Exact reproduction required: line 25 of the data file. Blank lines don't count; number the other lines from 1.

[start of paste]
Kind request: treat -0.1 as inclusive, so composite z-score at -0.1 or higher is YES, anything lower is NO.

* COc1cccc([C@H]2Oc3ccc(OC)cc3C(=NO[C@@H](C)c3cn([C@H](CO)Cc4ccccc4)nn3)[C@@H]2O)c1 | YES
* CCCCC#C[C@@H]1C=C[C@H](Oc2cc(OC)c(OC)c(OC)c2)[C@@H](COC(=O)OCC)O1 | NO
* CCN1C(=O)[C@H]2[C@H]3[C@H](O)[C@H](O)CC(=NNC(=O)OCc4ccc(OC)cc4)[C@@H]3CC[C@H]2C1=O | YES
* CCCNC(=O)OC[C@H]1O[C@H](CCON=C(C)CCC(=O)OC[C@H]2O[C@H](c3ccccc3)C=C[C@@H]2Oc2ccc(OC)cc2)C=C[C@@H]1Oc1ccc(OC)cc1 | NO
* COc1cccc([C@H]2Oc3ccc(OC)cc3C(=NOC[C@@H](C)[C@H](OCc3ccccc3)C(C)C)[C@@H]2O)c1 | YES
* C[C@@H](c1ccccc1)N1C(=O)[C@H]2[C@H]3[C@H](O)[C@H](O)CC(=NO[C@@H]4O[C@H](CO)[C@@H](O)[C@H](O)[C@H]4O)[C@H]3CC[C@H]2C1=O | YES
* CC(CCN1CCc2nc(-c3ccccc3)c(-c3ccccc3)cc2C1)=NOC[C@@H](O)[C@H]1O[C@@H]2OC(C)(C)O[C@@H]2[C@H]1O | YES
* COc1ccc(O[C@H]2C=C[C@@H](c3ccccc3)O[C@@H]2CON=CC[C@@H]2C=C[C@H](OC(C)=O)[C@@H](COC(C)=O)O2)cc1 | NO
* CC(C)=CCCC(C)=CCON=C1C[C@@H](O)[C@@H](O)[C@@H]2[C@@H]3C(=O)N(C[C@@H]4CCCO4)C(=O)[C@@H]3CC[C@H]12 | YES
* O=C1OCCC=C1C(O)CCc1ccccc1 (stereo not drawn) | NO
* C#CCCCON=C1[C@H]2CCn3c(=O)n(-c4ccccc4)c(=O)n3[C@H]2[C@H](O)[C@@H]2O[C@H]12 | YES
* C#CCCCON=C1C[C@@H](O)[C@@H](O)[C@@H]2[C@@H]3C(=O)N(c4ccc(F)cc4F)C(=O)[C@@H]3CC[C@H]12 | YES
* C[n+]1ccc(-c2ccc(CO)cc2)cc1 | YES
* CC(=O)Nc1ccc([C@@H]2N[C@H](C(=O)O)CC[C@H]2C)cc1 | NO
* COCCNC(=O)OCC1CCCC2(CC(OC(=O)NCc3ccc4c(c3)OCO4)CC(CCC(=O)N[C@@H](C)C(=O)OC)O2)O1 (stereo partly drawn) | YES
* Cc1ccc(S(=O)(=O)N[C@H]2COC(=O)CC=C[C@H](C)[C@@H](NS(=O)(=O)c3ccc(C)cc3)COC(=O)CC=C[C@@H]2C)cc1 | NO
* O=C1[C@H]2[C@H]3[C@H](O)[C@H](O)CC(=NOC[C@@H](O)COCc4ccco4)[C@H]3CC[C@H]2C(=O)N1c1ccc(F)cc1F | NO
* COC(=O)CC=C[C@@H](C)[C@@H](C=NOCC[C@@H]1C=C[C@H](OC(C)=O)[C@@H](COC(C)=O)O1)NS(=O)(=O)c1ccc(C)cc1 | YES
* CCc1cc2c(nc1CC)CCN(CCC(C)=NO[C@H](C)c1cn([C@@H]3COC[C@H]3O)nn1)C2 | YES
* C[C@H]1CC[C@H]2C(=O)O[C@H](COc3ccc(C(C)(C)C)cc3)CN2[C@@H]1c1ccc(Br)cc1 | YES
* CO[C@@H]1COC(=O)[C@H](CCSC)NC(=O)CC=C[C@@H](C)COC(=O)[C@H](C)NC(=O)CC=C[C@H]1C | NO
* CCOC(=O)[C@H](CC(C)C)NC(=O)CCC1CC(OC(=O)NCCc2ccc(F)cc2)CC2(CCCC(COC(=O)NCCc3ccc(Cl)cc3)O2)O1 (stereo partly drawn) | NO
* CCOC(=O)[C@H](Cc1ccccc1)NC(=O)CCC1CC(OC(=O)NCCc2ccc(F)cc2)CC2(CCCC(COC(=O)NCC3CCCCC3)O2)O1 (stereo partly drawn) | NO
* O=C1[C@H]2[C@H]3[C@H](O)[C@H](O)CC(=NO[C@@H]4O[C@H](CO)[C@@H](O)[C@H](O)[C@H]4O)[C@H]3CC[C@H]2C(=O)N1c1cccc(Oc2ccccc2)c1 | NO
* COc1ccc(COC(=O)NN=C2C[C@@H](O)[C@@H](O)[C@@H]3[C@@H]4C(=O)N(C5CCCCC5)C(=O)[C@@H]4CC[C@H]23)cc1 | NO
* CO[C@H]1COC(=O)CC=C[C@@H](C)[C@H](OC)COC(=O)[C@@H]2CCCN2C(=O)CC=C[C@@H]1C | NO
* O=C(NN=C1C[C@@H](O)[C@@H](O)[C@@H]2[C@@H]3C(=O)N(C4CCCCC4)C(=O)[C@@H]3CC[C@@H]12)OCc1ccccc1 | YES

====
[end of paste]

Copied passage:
* O=C1[C@H]2[C@H]3[C@H](O)[C@H](O)CC(=NO[C@@H]4O[C@H](CO)[C@@H](O)[C@H](O)[C@H]4O)[C@H]3CC[C@H]2C(=O)N1c1cccc(Oc2ccccc2)c1 | NO